As you’re probably well aware, here at It Djents we aim to bring you the best in progressive music. I’m betting that modern R&B may not be the first thing that comes to mind when I say ‘progressive music’, but let me show you just how important Leon Bridges really is. His latest effort, Good Thing, released on May 4 and consists of ten tracks. I’ve been a fan of his previous outings, but hadn’t followed his career with as much of a careful eye as I will now. When I watched the video for “Bet Aint’ Worth The Hand”, it completely hooked me with its throwback sensibilities. From the clothing styles, presentation, and harmonies, there was a real sense of respect for the past without ripping it off. This is a tough balance to strike, but my how it works well.
The second track, “Bad Bad News”, picks up the pace with a walking bassline and sees the vocals with less falsetto, gang vocal call and response, and one of the catchiest choruses in recent memory. Another thing worth noting here is how the song’s retro vibe doesn’t go back quite as far as the opening song. It’s stepping ahead in generations but once again Leon manages to hit the authenticity nail squarely on the head. The same happens again with “Shy.” Its smoothness is undeniable and it rounds out the opening trio of songs with grace. Lyrically, these songs are cleverly written but aren’t the most original topics. That’s in no way a fault. Its relatability in both message and instrumentation is what makes this record resonate so deeply with me.
As Good Thing rolls on to the halfway point, we get another standout in “Beyond”. The opening guitar and percussion remind me of Van Morrison’s Into The Mystic. It’s an innocent take on a love song where the lyricist is frozen by the idea that this new flame may be ‘the one.’ Its honesty, vibe, and movements pull far more from folk music than anything else, and proves that Leon isn’t limiting his scope when it comes to what he writes and how he performs. It’s easily one of my favorite songs on this record.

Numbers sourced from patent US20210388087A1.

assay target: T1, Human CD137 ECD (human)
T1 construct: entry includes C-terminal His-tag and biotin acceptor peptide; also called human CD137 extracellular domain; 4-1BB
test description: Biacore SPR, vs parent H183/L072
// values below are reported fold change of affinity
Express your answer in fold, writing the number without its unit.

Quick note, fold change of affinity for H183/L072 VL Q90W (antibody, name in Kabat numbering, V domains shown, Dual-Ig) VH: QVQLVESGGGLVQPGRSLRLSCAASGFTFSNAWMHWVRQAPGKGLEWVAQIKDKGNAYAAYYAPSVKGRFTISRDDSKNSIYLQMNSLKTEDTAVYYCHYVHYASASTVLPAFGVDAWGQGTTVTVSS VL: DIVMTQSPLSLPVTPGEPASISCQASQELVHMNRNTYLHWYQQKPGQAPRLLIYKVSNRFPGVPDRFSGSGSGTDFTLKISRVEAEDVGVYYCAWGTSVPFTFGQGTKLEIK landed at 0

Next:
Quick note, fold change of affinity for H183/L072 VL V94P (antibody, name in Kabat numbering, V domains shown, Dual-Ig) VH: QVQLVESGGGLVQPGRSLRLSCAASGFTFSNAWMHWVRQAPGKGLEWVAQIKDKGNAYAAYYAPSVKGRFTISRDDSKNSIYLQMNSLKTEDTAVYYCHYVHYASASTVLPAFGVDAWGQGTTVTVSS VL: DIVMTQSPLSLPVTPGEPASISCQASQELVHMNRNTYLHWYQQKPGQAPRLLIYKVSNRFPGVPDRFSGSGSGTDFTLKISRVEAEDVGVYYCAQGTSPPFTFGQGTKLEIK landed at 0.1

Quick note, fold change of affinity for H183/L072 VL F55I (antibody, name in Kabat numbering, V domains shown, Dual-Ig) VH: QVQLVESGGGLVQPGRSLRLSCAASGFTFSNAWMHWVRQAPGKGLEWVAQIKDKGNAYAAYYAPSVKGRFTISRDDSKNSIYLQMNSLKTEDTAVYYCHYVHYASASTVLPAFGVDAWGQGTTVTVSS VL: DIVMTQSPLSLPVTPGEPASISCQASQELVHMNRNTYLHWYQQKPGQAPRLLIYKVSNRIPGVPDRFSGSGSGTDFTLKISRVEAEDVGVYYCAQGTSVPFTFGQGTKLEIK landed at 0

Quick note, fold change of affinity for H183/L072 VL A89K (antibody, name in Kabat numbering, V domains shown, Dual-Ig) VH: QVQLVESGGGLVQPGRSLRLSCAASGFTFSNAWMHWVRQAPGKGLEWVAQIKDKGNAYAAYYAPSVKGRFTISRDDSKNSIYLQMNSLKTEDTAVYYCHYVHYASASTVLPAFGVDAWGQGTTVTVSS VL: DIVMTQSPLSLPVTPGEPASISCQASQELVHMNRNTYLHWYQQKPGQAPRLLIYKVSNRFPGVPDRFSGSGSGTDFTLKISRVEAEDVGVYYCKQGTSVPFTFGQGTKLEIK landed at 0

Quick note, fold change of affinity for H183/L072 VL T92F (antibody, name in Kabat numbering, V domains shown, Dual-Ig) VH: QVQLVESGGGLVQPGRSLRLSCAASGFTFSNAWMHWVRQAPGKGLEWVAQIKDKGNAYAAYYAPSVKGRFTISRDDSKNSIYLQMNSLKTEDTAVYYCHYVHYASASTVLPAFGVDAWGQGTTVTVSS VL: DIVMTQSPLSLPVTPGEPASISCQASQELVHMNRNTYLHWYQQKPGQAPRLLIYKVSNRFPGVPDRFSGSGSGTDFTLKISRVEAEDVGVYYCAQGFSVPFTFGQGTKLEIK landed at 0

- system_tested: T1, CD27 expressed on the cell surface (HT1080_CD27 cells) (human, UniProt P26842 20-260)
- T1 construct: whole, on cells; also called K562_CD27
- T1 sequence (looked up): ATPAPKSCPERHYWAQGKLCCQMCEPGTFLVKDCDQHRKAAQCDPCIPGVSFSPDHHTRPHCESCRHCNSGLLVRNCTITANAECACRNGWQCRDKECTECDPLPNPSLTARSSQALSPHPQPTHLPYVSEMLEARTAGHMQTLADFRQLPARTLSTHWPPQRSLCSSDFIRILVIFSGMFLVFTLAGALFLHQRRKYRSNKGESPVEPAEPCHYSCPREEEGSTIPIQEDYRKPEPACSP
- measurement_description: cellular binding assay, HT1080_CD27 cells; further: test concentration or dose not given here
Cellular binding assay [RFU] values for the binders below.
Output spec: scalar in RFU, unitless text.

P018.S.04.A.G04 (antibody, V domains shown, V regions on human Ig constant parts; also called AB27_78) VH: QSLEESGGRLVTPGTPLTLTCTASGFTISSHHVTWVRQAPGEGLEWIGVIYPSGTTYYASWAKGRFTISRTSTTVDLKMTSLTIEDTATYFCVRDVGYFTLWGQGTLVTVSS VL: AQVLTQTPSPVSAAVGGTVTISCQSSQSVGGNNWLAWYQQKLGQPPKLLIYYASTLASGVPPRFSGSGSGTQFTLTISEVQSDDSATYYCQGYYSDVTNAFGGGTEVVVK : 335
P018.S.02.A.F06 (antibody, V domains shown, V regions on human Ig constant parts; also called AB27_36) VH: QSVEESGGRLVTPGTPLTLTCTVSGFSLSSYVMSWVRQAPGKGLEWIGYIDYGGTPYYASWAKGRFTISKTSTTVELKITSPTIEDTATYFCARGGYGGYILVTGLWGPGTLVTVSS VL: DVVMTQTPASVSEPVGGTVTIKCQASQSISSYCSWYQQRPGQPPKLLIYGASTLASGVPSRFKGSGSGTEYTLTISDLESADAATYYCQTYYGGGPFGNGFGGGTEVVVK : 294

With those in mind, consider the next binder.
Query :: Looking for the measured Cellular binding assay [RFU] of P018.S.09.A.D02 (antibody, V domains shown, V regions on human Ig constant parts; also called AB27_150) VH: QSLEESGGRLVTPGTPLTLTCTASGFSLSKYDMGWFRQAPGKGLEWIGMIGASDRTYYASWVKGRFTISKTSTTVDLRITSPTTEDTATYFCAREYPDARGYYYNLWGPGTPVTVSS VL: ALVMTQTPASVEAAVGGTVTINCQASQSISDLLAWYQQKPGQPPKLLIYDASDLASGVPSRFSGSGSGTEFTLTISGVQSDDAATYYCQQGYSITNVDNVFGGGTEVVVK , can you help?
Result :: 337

We get our first taste of feel-good funk in “If It Feels Good (Then It Must Be).” It seems that he got over being “Shy” and is all about just going for it. It’s a lighthearted tune that just begs for windows-down cruising through the city. As the record winds down, we hear influences from the 80’s in “You Don’t Know” and lounge jazz in the final track, “Georgia To Texas.” If there is a weak track on the album, I’d have to point the finger at “Lions”. As much as I have tried, I just can’t connect with it and it doesn’t seem as well executed as the other nine tracks.
If you can’t tell by now, I am in love with this album. There have been countless releases that I have simply ignored because Leon Bridges has me wrapped around his finger with Good Thing. The timbre of his voice, the vibe of the songs, and the effortlessness of execution are without a doubt reason enough to praise this record. But really none of that matters as much as good and memorable songwriting, and it’s in this area that the album excels. This is his most progressive and diverse material to date as it pulls the past into the future. It’s rare that an album consumes me so completely. As a writer that has plenty of new albums to listen to and review, getting derailed can be costly. In this case, I’d say it’s worth it.
Notable Tracks: “Bet Aint’ Worth The Hand”; “Shy”; “Beyond”; “You Don’t Know”
FFO: Michael Kiwanuka, Raphael Saadiq, Sam Cooke